Around 150 years ago, there were 4000–5000 brown bears in Scandinavia, roughly 3000 of them in Norway. Bears were ruthlessly hunted in both Norway and Sweden in the early 20th century, and almost exterminated. Today, the stronghold of bears in Norway is along the border with Sweden, Finland and Russia.
Population target not achieved
Norway’s national target is for 13 bear litters to be born each year in Norway. It is estimated that in 2017, only seven litters were born.
It is difficult to register bear cubs in the field, because females with cubs do not leave the winter den until late in spring, often after the spring thaw. This means that they cannot be registered by tracking them in the snow. In addition, it is often difficult to determine whether cubs were born in the current year or the year before, since they may not be very different in size. DNA analysis of bear scat and hair samples is therefore used to estimate the number of litters.
Bear count in Norway in 2017: 125 animals
It has proved to be difficult to obtain reliable figures for the number of bears in Norway. They spend most of the winter in hibernation, so that tracking them in the snow is not a suitable way of registering numbers.
In 2006, collection of bear scat for DNA analysis was started in a project involving moose hunters and the Norwegian Nature Inspectorate. From 2009, scat and hair samples have been collected every year from all parts of Norway.
In 2017, DNA analysis showed that there were at least 125 bears in Norway, 55 females and 70 males. These are minimum figures, since we cannot assume that every single animal was registered. However, systematic sampling repeated over several years gives a very good picture of the Norwegian bear population.
Two bear populations
The bears living in Norway today are considered to belong to two different populations. Bears in Finnmark belong to the Norwegian-Finnish-Russian population, while those in other parts of the country belong to a joint Scandinavian population.
Most bears are found in a zone along the border with Sweden, Finland and Russia, but young male bears roam very widely and may turn up almost anywhere in mainland Norway.
Hunting nearly exterminated bears in Norway
Between 1850 and 1860, 200–300 bears were shot every year in Norway. They were relentlessly hunted in both Norway and Sweden, and were almost extinct in most of the region by the early part of the 20th century. A bounty system was maintained in Norway until 1932.
Today, the population is regulated by culling by licensed hunters. This is done to reduce livestock damage. When a cull is authorised, the bear quota is set at a level designed to maintain a viable population. The authorities may also authorise culling of a specific problem bear to prevent damage to livestock or domestic reindeer.
Reducing conflict, population regulation and monitoring
In 1932, Norway introduced legal protection for hibernating bears, and in 1973, this was extended to give year-round protection.
International agreements that apply to the brown bear
The Bern Convention on the Conservation of European Wildlife and Natural Habitats applies to the brown bear. The species is included in Appendix II, which lists strictly protected animal species. It is also included in Appendix II of the Convention on International Trade in Endangered Species of Wild Fauna and Flora (CITES). This Appendix lists species in which trade may be permitted but must be strictly regulated.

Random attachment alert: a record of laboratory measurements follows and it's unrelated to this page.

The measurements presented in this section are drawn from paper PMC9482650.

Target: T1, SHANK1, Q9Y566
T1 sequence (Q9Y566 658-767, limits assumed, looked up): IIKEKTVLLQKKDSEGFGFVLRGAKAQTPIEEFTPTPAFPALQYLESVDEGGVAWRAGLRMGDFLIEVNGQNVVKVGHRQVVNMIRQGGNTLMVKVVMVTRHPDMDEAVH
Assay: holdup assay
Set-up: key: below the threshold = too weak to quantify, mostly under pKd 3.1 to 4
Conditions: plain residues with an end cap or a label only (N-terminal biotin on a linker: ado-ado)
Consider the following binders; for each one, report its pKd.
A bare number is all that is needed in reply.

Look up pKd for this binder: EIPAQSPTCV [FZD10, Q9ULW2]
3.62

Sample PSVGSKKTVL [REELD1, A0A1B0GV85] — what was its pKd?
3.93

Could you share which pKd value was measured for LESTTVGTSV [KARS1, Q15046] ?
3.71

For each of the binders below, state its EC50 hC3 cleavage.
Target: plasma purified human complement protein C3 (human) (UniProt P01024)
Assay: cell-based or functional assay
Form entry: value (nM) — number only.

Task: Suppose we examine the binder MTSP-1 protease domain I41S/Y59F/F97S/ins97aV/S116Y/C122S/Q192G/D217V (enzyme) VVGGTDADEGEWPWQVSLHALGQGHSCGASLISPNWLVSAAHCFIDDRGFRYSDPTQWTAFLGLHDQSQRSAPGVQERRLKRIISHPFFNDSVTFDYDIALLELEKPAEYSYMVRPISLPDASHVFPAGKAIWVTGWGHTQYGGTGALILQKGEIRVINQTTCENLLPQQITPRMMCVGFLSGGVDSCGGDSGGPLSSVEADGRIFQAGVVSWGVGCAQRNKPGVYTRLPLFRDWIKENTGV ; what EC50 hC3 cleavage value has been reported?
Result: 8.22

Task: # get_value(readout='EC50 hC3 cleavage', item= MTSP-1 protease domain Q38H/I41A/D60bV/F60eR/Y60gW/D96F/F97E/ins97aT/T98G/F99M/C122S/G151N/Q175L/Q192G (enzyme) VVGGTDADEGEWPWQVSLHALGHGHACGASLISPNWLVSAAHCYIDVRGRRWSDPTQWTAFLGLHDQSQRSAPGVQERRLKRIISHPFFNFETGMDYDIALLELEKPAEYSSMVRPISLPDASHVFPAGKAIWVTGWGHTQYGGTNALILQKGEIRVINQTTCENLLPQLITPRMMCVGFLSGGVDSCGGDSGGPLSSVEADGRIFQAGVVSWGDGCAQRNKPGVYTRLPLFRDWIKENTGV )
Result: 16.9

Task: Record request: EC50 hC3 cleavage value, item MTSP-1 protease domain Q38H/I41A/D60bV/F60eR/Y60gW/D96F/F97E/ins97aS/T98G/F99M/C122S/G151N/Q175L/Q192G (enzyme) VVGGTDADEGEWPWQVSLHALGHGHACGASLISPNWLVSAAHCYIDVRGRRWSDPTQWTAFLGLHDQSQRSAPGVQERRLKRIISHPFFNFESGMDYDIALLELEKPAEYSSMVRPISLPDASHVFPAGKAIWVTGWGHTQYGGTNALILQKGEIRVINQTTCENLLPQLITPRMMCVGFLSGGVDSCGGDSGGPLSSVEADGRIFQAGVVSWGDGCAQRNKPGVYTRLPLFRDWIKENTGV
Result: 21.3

Reducing bear-human conflicts
Norway’s policy is to ensure that bear populations are viable and that active and all-round use of resources in uncultivated areas can be maintained, including grazing by livestock and domestic reindeer.
This means that in some areas, we are trying to maintain a bear population and at the same time safeguard livestock and/or domestic reindeer. Measures to prevent or reduce bear-human conflicts are very important. These may include suitable fencing, bringing livestock in from rough grazing earlier than normal, using dogs to guard livestock, or keeping livestock in enclosures at night. In addition, problem bears can be culled in acute situations.
In areas where it has been decided that breeding bears are unwanted, culling is the most important means of regulating the population. In these cases, culling of a quota of bears is permitted.
In addition, it is easier to obtain permission to cull problem bears that take sheep or domestic reindeer in these areas than in the designated management areas for bears.
Monitoring the bear population
Collection of bear scat and hair samples for DNA analysis is the most important method of monitoring the bear population. This is part of the national monitoring programme for predators. The monitoring programme provides detailed information about the geographical distribution and size of the bear population.
DNA analysis of the samples makes it possible to determine the sex and identity of the bear in each case. This information, together with knowledge of the size of the home range normally used by female bears and the age structure of the bear population, is used to estimate the number of litters born in Norway each year.